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"Head On"

Reviewed By Alistair McCartney

Forget "Priscilla, Queen of the Desert." Forget "Muriel's Wedding." You've already forgotten "Crocodile Dundee," so I don't have to urge you to forget that. As an Australian, I found those movies decidedly un- Australian, full of visual cliches and cultural stereotypes. Aesthetically they reeked of Hollywood production values, coming off as little else than America's celluloid projection of how it would like to imagine this far-off country (and the accompanying nostalgia for its own lost innocence, how it would like to imagine that the USA itself once was.) Whatever trace of "Australianness" remained, always felt like tacky propaganda put out by the national tourist board. But finally, in the form of "Head On," a movie has come along that feels like an authentic vision of Australia as it really is, at the end of the twentieth century.

The second film by Ana Kokkinos ("Only The Brave,") "Head On" charts the frenzied, unfocused existence of a handsome young Queer-Greek-Australian man, Ari (played by Aussie soap super-hunk Alex Dimitriades, who was the star of Australia's version of "Beverly Hills 90210," "Heartbreak High".) Ari finds himself at odds with all his given identities, unable to comfortably align himself with either his ethnicity or his sexuality.

Christos Tsiolkas (author of the novel "Loaded," on which the film is based,) wrote in an essay:

"I can't separate my sexuality from my ethnicity, my class position, and how I think about the world generally."

Ari is testament to such a philosophy: he's a walking talking tangled web of split-subjectivity, oozing sex appeal through the grimy streets and back-alleys of inner-city Melbourne. Living aimlessly, at the speed of light, his family keeps imploring him to settle down; they urge him to make them proud, by getting a steady job and marrying a nice Greek girl.

But he refuses to anchor his chaotic sense of self in family or respectable society. Instead he takes refuge in sensual acts of senseless expenditure. Rather than playing the "good Greek son," he is more interested in taking copious amounts of drugs, indulging in anonymous sexual acts tinged with violence. His only goal lies in seeking out fleeting, ecstatic moments that erase any possibility of a socially acceptable self.

All this existential angst (fag-flavored, Greek-Aussie style,) takes place against the backdrop of an equally unstable Australia. Shot in a mixture of gritty neo-realism and hallucinatory, surreal shades (recalling the raw, chiaroscuro tones of "Savage Nights," and the bright delirium of "Trainspotting") "Head On" captures the "other Australia": a country that never left behind its brutal origins as a penitential colony, a nation steeped in the residue of its genocidal beginnings. We see an Australia that is not only the land of fun-loving drag queens, and happy-go lucky losers, but also a complex space inhabited by a variety of frayed identities, constantly on the edge of exploding. This is the land of drunken drift and ceaseless monotony. The myth of Australia as "the lucky country" is exposed, and we get to view what's concealed behind that myth: racial tensions, domestic violence, stagnant unemployment, endemic homophobia, police brutality.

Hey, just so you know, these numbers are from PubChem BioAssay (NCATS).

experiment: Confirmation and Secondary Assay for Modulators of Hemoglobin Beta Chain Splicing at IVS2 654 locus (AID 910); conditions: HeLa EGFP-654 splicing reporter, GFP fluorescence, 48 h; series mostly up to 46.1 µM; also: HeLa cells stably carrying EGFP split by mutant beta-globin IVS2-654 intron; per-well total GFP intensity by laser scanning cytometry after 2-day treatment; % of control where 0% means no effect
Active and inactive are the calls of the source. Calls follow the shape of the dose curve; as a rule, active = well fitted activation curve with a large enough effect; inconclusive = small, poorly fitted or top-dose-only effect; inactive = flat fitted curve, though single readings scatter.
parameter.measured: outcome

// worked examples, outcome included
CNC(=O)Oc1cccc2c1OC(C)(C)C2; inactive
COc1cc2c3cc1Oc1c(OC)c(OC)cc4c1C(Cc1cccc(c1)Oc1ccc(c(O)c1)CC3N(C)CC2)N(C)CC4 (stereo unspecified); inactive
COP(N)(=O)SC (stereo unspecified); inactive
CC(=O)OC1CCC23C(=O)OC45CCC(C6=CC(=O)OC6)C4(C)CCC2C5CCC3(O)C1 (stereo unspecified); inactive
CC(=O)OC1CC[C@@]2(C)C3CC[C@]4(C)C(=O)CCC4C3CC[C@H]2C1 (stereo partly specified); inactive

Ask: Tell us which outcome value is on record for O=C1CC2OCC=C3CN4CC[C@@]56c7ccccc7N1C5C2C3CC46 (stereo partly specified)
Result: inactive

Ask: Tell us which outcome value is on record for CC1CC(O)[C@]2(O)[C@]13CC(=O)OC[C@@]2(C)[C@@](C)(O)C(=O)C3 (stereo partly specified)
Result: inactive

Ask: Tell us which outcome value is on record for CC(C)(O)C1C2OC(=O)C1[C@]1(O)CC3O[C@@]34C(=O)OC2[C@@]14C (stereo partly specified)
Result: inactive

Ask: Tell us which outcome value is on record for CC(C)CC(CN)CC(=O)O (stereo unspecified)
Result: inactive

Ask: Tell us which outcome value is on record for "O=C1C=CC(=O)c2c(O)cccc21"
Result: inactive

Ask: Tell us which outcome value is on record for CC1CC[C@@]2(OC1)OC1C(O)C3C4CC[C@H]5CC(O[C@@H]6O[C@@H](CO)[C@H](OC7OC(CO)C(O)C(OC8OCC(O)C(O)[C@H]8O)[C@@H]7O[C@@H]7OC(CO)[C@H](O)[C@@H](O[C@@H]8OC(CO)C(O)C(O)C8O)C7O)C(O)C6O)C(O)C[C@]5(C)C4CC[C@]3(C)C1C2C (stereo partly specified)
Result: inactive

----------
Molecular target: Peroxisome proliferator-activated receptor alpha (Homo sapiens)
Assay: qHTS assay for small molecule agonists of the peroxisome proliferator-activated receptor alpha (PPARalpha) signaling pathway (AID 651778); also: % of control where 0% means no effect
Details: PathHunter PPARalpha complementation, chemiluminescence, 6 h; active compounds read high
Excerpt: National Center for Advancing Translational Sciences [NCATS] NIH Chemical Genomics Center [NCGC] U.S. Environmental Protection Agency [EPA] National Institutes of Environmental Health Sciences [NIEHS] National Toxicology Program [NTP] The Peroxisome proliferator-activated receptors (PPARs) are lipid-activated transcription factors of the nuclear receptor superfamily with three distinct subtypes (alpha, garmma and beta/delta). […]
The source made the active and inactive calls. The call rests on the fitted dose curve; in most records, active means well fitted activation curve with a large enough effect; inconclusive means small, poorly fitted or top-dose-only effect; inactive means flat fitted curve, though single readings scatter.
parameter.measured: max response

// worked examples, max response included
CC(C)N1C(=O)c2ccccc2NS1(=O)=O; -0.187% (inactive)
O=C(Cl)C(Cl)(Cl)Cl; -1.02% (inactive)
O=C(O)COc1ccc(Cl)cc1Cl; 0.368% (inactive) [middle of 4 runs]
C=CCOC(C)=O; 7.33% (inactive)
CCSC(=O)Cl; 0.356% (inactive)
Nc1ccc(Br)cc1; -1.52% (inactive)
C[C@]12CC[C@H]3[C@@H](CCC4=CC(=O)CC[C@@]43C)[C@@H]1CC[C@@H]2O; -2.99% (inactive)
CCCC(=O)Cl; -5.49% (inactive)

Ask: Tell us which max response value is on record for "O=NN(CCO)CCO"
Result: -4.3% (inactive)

This may sound grim, and it is, but at the same time it's eminently watchable. This is due to Kokkinos's fast-paced style, as hybrid as the city she is intent on depicting. She will casually interrupt the narrative to break into a music video styled assemblage of images. Or she'll derail the forward flow of the story by splicing in haunting, sepia toned footage of Greeks arriving in Australia after WW11. The film's compelling quality also derives from the excellent acting, particularly from Paul Capsis as the trans-gendered black sheep of the family, who from time to time disappears into the identity of his dead mother Teula. Nor does it hurt that Dimitriades is pretty as a picture, and sexy as fuck.

Kokkinos mentioned in an interview that much of the Greek-Australian community felt deeply affronted by her representations. This is not surprising, for she spares nothing when depicting the rigidity and dogma embedded into the culture. And the film's identity politics are far from being politically correct; Ari is venomous when it comes to his "roots":

"If you tell a wog the truth, they'll use it against you."

Though unsentimental, her camera is also distinctly humane, lovingly documenting Greek music and dancing. More than in any Australian film I have seen, we get a sense of the daily struggle that decentered peoples undergo, when trying to create a new center for themselves in a hostile country. And Kokkinos gets to the paradoxical heart of the immigrant dilemma: parents so intent on remembering the past, having raised children who simply want to forget.

It won't be surprising if the movie doesn't find favor with the gay community here: those gays who want all their movies to end like fairy-tales, beautiful boy ending up with beautiful boy, in the banality of homo-eternity. Ari's abject sexuality is full of shadow and self-loathing. We see him having graphic sex with people who are not only plain, but also conventionally "ugly," a taboo in gay cinema.

I won't give the ending away, but it is thankfully free of any kind of easy redemption. Finally a movie where the star, does not see the light, but rather sees himself; he becomes who he already is, and surely that is the most difficult thing. And finally an Australian movie without a big show number.


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